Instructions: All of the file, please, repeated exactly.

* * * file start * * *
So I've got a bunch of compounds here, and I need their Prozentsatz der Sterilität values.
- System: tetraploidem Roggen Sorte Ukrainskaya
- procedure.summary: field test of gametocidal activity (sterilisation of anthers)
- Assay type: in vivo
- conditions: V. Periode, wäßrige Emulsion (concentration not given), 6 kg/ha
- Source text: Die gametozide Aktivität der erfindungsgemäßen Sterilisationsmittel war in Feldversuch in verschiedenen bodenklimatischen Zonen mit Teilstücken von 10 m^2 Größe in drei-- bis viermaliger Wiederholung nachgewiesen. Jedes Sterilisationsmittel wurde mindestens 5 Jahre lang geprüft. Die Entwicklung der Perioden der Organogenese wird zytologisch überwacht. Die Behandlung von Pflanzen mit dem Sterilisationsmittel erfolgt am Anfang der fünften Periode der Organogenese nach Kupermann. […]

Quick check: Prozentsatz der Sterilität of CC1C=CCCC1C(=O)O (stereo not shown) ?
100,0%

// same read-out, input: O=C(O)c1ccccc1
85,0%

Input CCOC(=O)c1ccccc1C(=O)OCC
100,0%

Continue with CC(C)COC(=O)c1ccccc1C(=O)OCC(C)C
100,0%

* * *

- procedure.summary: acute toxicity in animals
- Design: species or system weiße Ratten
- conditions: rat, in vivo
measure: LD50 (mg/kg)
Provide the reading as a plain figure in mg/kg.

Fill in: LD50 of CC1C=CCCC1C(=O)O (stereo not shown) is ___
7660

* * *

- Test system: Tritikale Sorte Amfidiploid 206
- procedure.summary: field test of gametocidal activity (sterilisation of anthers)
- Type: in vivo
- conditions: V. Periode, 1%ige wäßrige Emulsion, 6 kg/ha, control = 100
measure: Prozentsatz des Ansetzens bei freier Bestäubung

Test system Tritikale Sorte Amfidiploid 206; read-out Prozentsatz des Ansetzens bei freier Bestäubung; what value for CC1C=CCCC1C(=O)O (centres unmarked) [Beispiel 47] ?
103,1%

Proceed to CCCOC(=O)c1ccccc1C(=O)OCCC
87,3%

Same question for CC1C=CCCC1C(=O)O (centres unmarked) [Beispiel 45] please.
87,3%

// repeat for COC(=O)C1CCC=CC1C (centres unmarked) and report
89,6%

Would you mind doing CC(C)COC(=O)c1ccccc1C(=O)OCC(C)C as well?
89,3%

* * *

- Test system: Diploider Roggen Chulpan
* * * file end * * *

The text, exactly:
So I've got a bunch of compounds here, and I need their Prozentsatz der Sterilität values.
- System: tetraploidem Roggen Sorte Ukrainskaya
- procedure.summary: field test of gametocidal activity (sterilisation of anthers)
- Assay type: in vivo
- conditions: V. Periode, wäßrige Emulsion (concentration not given), 6 kg/ha
- Source text: Die gametozide Aktivität der erfindungsgemäßen Sterilisationsmittel war in Feldversuch in verschiedenen bodenklimatischen Zonen mit Teilstücken von 10 m^2 Größe in drei-- bis viermaliger Wiederholung nachgewiesen. Jedes Sterilisationsmittel wurde mindestens 5 Jahre lang geprüft. Die Entwicklung der Perioden der Organogenese wird zytologisch überwacht. Die Behandlung von Pflanzen mit dem Sterilisationsmittel erfolgt am Anfang der fünften Periode der Organogenese nach Kupermann. […]

Quick check: Prozentsatz der Sterilität of CC1C=CCCC1C(=O)O (stereo not shown) ?
100,0%

// same read-out, input: O=C(O)c1ccccc1
85,0%

Input CCOC(=O)c1ccccc1C(=O)OCC
100,0%

Continue with CC(C)COC(=O)c1ccccc1C(=O)OCC(C)C
100,0%

* * *

- procedure.summary: acute toxicity in animals
- Design: species or system weiße Ratten
- conditions: rat, in vivo
measure: LD50 (mg/kg)
Provide the reading as a plain figure in mg/kg.

Fill in: LD50 of CC1C=CCCC1C(=O)O (stereo not shown) is ___
7660

* * *

- Test system: Tritikale Sorte Amfidiploid 206
- procedure.summary: field test of gametocidal activity (sterilisation of anthers)
- Type: in vivo
- conditions: V. Periode, 1%ige wäßrige Emulsion, 6 kg/ha, control = 100
measure: Prozentsatz des Ansetzens bei freier Bestäubung

Test system Tritikale Sorte Amfidiploid 206; read-out Prozentsatz des Ansetzens bei freier Bestäubung; what value for CC1C=CCCC1C(=O)O (centres unmarked) [Beispiel 47] ?
103,1%

Proceed to CCCOC(=O)c1ccccc1C(=O)OCCC
87,3%

Same question for CC1C=CCCC1C(=O)O (centres unmarked) [Beispiel 45] please.
87,3%

// repeat for COC(=O)C1CCC=CC1C (centres unmarked) and report
89,6%

Would you mind doing CC(C)COC(=O)c1ccccc1C(=O)OCC(C)C as well?
89,3%

* * *

- Test system: Diploider Roggen Chulpan